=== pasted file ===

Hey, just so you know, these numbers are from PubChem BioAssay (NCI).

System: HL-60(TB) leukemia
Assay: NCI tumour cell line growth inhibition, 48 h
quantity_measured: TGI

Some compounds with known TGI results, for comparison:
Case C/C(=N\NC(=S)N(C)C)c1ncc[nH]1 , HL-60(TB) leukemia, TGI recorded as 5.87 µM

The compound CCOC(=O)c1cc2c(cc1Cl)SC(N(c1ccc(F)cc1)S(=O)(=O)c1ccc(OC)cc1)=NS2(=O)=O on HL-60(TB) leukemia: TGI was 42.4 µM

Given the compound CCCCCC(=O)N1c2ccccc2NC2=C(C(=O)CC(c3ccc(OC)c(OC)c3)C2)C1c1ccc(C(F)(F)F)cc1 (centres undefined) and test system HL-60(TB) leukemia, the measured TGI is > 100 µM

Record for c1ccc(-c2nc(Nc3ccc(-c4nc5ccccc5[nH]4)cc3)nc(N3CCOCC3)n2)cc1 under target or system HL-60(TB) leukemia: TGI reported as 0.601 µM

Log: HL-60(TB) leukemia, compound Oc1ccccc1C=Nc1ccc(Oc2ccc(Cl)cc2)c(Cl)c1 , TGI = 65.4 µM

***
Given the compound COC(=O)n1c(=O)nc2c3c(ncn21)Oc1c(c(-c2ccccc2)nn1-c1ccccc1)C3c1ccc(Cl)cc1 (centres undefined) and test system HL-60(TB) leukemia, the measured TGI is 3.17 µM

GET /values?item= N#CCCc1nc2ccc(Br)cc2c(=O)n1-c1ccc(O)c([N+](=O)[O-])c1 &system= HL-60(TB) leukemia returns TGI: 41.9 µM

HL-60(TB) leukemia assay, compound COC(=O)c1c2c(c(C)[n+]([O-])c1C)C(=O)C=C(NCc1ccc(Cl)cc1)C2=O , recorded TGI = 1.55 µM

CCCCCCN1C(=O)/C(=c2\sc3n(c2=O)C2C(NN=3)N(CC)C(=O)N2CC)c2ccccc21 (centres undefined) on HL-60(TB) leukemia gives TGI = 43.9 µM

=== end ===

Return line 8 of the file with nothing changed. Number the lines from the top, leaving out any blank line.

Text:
Given the compound CCCCCC(=O)N1c2ccccc2NC2=C(C(=O)CC(c3ccc(OC)c(OC)c3)C2)C1c1ccc(C(F)(F)F)cc1 (centres undefined) and test system HL-60(TB) leukemia, the measured TGI is > 100 µM